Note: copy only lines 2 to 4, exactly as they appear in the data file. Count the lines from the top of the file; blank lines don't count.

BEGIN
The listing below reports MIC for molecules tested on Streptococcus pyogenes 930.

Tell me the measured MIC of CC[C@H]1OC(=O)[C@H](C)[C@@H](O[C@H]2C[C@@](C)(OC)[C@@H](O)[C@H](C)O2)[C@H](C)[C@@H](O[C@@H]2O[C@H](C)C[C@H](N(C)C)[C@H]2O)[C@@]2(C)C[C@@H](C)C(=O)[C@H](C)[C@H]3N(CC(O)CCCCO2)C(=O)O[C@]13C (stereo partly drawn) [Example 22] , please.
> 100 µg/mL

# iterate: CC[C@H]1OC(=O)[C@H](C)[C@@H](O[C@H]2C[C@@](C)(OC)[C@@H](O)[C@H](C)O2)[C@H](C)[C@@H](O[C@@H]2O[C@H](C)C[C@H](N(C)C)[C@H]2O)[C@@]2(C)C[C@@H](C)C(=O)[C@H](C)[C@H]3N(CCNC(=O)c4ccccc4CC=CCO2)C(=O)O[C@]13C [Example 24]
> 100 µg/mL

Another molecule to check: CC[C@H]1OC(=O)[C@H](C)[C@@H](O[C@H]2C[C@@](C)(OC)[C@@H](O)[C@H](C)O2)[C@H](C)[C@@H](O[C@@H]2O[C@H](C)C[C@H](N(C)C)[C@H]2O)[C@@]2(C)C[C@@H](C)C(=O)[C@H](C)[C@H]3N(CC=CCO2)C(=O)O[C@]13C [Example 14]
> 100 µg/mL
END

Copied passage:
Tell me the measured MIC of CC[C@H]1OC(=O)[C@H](C)[C@@H](O[C@H]2C[C@@](C)(OC)[C@@H](O)[C@H](C)O2)[C@H](C)[C@@H](O[C@@H]2O[C@H](C)C[C@H](N(C)C)[C@H]2O)[C@@]2(C)C[C@@H](C)C(=O)[C@H](C)[C@H]3N(CC(O)CCCCO2)C(=O)O[C@]13C (stereo partly drawn) [Example 22] , please.
> 100 µg/mL

# iterate: CC[C@H]1OC(=O)[C@H](C)[C@@H](O[C@H]2C[C@@](C)(OC)[C@@H](O)[C@H](C)O2)[C@H](C)[C@@H](O[C@@H]2O[C@H](C)C[C@H](N(C)C)[C@H]2O)[C@@]2(C)C[C@@H](C)C(=O)[C@H](C)[C@H]3N(CCNC(=O)c4ccccc4CC=CCO2)C(=O)O[C@]13C [Example 24]